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Litmus test for Dutch bank’s plans to give voting rights to non-investor stakeholders

State-owned Volksbank is working on a new governance model

De Volksbank, the former SNS Bank that has been owned by the Dutch state since it was rescued in 2013, is working on a new governance model aimed at creating a level playing field between shareholders and other stakeholders

The viability of that plan could be tested during the privatisation of the bank that has been agreed by the coalition government.

De Volksbank’s ambition is to shift from the current dominant shareholder value primacy model to a “Shared Value principle” where there is room for “banking with a human touch”.

CEO Maurice Oostendorp has explained the bank’s ambitions at different forums.

For example, during keynote speeches at French business school INSEAD and at the annual conference of Dutch investor group Eumedion, he described his “views on the stakeholder versus shareholder discourse”.

Oostendorp said the “traditional way of thinking attributed to banking” and “deeply rooted patterns” are a challenge for a CEO who wants to “reverse the bank model by not measuring via the usual returns norms, but along the yardstick of human returns”.

“Every organisation, and certainly banks, can only exist in the long term if we are there in the good times and in the bad times. To give the umbrella when it rains, not take it away at that most vulnerable moment,” he said.

Responsible Investor understands that de Volksbank’s ambition involves empowering stakeholders such as employees and customers by creating an AGM where they can vote on a par with shareholders.

Asked about how this new governance model would be put into practice, de Volksbank declined to comment.

RI understands that Jaap Winter, professor of corporate law and partner of governance consultancy firm Phyleon, could be advising de Volksbank in the design of the new governance model.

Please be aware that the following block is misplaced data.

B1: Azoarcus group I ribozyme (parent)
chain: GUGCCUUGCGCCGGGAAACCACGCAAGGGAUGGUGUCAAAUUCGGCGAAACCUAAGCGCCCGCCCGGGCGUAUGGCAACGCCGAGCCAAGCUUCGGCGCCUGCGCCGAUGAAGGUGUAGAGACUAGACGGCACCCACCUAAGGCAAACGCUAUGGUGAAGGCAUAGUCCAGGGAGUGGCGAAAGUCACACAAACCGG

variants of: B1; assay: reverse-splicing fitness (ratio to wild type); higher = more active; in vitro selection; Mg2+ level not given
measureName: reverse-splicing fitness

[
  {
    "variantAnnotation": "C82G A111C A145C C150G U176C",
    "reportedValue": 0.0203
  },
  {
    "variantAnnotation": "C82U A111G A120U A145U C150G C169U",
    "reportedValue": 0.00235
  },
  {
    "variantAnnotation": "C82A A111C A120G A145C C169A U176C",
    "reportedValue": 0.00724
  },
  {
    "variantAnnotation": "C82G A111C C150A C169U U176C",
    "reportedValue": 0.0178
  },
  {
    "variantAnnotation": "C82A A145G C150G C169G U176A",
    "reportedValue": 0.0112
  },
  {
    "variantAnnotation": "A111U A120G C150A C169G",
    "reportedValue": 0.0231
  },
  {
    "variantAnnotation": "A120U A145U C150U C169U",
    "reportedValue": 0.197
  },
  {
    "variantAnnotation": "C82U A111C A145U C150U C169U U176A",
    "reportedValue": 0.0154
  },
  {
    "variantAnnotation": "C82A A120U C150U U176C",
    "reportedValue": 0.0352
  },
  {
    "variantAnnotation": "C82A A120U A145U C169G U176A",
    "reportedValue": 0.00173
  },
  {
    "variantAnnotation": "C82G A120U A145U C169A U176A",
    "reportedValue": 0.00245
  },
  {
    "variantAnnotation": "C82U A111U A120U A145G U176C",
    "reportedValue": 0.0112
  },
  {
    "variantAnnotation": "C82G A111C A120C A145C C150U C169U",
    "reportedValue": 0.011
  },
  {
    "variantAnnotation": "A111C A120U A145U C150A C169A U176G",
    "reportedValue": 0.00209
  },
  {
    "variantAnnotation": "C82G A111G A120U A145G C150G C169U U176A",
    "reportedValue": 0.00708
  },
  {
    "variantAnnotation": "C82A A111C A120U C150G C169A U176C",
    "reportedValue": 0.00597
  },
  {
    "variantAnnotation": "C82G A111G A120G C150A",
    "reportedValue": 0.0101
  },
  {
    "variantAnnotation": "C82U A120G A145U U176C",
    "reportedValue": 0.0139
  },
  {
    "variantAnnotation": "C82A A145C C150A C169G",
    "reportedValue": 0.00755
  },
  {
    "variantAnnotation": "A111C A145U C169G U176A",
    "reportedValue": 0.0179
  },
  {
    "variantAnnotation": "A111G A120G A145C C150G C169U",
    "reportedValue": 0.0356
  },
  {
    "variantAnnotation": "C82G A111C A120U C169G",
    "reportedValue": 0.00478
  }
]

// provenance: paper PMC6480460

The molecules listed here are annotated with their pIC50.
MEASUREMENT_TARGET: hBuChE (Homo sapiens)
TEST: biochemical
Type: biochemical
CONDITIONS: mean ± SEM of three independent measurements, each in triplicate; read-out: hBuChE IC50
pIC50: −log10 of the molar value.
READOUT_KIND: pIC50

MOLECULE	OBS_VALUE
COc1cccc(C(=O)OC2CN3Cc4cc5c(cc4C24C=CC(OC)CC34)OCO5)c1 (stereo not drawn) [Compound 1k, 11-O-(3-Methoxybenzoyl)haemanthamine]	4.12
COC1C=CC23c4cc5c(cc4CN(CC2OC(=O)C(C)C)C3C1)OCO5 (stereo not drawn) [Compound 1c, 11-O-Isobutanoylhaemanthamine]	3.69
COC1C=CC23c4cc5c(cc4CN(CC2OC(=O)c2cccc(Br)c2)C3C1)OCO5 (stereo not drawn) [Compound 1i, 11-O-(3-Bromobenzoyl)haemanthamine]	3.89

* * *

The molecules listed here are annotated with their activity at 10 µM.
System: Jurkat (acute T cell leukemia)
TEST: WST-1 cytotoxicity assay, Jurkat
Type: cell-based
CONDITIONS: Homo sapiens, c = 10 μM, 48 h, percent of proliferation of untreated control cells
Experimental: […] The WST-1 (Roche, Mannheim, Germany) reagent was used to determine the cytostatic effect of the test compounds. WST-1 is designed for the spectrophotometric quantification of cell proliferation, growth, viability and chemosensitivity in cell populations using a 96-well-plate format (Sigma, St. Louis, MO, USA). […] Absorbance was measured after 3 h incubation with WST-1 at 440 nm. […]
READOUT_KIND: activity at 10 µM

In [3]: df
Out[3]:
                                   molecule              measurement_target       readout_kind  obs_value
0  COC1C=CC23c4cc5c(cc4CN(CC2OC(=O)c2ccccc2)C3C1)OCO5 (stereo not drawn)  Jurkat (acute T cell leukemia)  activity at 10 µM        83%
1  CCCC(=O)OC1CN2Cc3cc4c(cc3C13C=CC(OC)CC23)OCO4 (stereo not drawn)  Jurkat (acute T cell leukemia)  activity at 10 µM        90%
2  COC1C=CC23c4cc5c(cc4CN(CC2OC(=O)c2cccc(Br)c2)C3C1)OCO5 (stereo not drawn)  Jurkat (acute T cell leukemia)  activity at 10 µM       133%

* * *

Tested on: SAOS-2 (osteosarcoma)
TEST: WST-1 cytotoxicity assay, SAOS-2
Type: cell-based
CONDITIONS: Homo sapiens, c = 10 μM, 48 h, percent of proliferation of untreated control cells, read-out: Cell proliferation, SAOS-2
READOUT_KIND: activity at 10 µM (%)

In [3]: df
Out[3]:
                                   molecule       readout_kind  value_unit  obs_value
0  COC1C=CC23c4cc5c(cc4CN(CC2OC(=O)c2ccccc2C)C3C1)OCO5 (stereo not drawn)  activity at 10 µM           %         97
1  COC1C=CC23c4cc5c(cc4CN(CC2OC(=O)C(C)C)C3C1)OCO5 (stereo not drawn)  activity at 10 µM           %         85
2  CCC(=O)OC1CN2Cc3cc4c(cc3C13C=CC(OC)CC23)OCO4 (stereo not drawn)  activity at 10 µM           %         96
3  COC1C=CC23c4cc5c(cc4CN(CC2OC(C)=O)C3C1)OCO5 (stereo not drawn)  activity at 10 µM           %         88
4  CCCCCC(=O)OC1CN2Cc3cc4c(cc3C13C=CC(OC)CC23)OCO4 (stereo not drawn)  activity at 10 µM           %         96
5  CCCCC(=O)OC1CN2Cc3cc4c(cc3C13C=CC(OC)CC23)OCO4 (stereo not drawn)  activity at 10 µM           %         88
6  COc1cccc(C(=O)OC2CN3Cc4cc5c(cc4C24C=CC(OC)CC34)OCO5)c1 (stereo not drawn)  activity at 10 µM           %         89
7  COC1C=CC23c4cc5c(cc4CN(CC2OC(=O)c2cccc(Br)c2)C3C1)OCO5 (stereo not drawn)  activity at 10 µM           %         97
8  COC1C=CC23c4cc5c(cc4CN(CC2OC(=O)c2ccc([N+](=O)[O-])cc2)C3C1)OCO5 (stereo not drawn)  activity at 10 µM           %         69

Winter was the chairman of the High Level Group of Company Law Experts that advised the European Commission on corporate law and corporate governance in the early 2000s and was involved in the drafting of the Dutch Corporate Governance Code in 2003.It emerged in a September 2018 letter from the Ministry of Finance to the Dutch Parliament that de Volksbank had hired Goldman Sachs in preparation for the IPO.

Asked whether de Volksbank’s stakeholder-centric ambitions could hinder the IPO process, a Goldman Sachs spokesperson told RI that the firm just rendered a short-term contract at the bank and it is no longer an advisor. Therefore, the spokesperson declined to comment further.

“To give the umbrella when it rains, not take it away at that most vulnerable moment”

The Ministry’s letter stated that the relevant options for the future ownership structures will be further elaborated once de Volksbank is ready for go public.

NL Financial Investments (NLFI), a body created by a parliamentary resolution, has the mandate of exercising shareholder rights at de Volksbank.

NLFI’s latest progress report on de Volksbank, dated October 2018, concluded that the bank is not ready yet for privatization.

“De Volksbank needs more time to further develop the Shared Value strategy and strengthen its identity as a social bank,” the report stated, among other reasons.

Rients Abma, Executive Director of Eumedion, told RI: “We are sceptical whether an agency model with multiple principals will improve accountability and transparency. It may also increase complexity in decision-making by the so-called stakeholders meeting. Paralysis may be the consequence.”

Abma added that under current Dutch company law and the common governance structures shareholders of Dutch issuers have no formal influence on a company’s strategy.

“Shareholders don’t have the right to approve the company’s strategy. The executive board of an issuer has ample room to execute its own strategy and policy, also a ‘Shared Value’ strategy,” he said.